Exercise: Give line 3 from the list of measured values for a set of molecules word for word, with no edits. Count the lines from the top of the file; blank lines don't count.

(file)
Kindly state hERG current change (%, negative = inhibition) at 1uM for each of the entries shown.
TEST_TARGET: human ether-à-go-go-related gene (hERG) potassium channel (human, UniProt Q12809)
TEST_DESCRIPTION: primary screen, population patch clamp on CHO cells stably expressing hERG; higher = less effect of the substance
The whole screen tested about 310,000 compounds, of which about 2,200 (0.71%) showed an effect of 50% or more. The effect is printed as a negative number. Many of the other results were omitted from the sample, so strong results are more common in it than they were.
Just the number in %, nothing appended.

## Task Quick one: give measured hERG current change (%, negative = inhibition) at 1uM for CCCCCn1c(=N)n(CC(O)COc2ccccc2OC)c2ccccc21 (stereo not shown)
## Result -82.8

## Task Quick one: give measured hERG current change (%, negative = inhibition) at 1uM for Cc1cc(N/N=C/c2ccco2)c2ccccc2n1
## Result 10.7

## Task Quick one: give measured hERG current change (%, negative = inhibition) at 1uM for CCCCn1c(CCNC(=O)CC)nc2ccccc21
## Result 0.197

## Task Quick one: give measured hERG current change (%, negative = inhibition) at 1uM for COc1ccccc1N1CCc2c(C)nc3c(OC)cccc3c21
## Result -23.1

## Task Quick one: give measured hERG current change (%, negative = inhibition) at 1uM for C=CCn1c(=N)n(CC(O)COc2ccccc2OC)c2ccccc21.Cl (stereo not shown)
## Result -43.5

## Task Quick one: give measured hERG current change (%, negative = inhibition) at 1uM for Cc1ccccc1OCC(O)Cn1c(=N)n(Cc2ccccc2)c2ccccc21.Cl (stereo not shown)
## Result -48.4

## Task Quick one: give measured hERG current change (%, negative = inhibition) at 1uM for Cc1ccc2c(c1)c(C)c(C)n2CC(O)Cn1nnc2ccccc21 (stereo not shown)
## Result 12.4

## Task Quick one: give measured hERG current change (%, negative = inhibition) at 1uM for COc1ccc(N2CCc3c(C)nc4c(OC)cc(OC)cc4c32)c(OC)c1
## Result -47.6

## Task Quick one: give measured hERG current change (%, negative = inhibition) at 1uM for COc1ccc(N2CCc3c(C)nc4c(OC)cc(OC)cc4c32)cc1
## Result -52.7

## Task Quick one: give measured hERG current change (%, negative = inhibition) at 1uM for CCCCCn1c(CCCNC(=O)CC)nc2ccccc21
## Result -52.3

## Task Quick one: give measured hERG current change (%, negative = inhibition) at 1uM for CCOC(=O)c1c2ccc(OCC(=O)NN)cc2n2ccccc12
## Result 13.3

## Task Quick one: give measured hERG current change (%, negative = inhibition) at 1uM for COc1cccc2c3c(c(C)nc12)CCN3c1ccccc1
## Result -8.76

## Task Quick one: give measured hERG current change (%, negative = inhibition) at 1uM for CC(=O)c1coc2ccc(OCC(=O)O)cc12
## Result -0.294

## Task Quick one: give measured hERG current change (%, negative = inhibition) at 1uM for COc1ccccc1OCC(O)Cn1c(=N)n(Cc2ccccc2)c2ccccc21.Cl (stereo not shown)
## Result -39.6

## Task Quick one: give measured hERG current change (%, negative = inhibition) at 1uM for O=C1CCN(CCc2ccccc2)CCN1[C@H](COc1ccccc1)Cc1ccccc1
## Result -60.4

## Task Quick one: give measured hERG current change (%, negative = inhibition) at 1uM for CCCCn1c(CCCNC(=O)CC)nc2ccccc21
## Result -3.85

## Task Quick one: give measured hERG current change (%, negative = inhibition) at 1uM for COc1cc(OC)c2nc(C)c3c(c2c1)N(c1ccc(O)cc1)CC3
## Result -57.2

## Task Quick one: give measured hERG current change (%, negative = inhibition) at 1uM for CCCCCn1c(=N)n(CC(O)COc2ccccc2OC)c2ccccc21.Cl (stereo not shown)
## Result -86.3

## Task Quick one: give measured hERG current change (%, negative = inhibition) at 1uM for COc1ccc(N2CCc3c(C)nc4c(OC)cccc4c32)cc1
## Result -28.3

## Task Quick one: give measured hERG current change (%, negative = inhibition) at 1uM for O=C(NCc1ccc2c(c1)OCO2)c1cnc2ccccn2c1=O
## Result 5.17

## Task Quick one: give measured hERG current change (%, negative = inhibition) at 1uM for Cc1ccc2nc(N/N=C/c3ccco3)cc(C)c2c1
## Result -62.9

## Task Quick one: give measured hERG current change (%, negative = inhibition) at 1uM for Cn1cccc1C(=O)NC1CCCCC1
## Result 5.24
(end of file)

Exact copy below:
TEST_DESCRIPTION: primary screen, population patch clamp on CHO cells stably expressing hERG; higher = less effect of the substance